“Fall is here,” Cece said as if fall weren’t a season but an uninvited guest waiting at an unopened door.
She rested her palm at her temple, her fingers lost in the curls of her highlighted hair.
“I guess so,” I replied.
“You know what that means?” she asked as she used her middle finger of her free hand to punch the keys on the calculator. Her eyes were still downcast, her lips a red pout.
“Bella is going on maternity leave soon. So it means overtime for you.”
I sprayed a long arc of Windex onto the mirror in front of me. I watched thin blue streams slide down the glass. On the wall, rows of Ray-Bans shone dull shades of brown and green and gray, mocking me. I saw mini reflections of myself in a row reserved for mirrored lenses. I think I sighed.
“What you’re not happy about the overtime?” she almost snapped. Almost.
“No, I’m ecstatic,” I said, “But could I possibly go out for a cigarette?”
She looked up from the papers in front of her on the counter, her blue Bic held midair. She squirmed.
“Fine but don’t take too long.”
I left streams of Windex on the mirror. I left Cece turtling over a calculator and stale pages. Outside, I walked next door to the Subway Inn and stood under the sign that blared “bar” in bright red. I lit the cigarette. No magic genie appeared. I inhaled and released, thinking still of imminent overtime.
She stumbled out of the bar in six-inch Jimmy Choo heels, the last rays of sun catching glints of her vanishing sobriety. She wore a black cocktail dress obscured partly by her blue pashmina. She walked over and stopped in front of me, a sliver of blonde hair falling loose from her bun and running to her glossed pink lips.
“Girl give me a cigarette,” she said.
I said nothing but I think I grunted. I looked away from her in defiance. I was bold. I was proud. I was no longer in Cece’s world of frames and lenses.
“Give me a fucking cigarette…please?” she begged.
I reached in my pocket, fumbled, pulled my hand out, handed her a cigarette.
“Now leave me the fuck alone,” I said.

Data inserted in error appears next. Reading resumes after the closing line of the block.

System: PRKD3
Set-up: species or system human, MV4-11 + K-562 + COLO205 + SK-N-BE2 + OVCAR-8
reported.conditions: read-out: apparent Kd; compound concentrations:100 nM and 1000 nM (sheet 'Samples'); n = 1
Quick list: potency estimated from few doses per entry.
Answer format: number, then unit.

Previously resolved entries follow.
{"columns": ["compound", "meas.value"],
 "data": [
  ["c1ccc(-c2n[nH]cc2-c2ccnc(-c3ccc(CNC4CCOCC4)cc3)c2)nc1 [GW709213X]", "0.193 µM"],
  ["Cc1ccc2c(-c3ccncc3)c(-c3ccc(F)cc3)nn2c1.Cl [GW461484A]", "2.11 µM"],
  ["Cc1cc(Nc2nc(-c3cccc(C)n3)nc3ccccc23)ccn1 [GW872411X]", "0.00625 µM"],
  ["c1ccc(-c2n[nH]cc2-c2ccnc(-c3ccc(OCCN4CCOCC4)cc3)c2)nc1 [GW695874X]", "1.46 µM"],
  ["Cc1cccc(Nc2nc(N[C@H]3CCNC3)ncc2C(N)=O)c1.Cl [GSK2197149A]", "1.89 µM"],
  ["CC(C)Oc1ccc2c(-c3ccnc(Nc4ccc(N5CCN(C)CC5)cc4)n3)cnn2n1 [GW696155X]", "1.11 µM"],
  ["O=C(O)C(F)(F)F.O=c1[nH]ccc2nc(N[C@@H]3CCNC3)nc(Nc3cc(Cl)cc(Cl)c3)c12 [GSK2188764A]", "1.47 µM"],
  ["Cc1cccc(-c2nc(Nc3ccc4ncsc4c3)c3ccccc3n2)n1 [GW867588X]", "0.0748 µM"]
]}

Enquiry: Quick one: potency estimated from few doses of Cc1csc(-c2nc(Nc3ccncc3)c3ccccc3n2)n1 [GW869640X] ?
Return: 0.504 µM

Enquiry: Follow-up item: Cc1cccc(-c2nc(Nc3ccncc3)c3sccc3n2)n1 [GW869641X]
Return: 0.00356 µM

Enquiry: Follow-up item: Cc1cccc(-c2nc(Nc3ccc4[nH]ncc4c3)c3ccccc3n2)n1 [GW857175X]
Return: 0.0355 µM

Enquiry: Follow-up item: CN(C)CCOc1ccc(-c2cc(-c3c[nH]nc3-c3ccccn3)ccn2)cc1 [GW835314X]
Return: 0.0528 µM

“I will as soon as you give me a light.”
“Lighter?” I offered sarcastically as I cupped my hand and awaited the touch of cigarette and flame.
She took the lighter from my hand, her touch soft, almost seductive. Almost.
“So why are you here?” she asked.
She blew out a swirl of smoke. She handed me back my lighter.
“I’m here because my jackass boyfriend wanted to watch the game. Why are you here?”
“I’m not here,” I said. “I’m next door, I work next door. I just came out for a cigarette.”
“So what’s next door?”
Her eyes were glazed and the blue in them was like a glass paperweight I had held once, transparent yet heavy.
“Do you wear colored contacts?” I asked.
“Well that’s what’s fucking next door. It’s an optical place.”
“No I don’t wear contacts.”
“Your eyes are beautiful.”
“What are you a fucking dyke?” she asked.
She inhaled and then coughed all the smoke out.
“I am,” I said. “And I know you’re not so fucking chill.”
“I’m feeling good right about now,” she said.
“Why is that?” I asked.
Across the street, a toy tricycle shone red in the vanishing sun.
She tapped her left nostril, where the diamond stud was.
“In the bathroom,” she said. “Ever do coke?”
“No,” I said.
My cigarette was finished. I couldn’t pull any more smoke from the tip of the filter. I threw it down, stepped on it. And then I lingered, stayed, swayed under autumn light and the gaze of a stranger.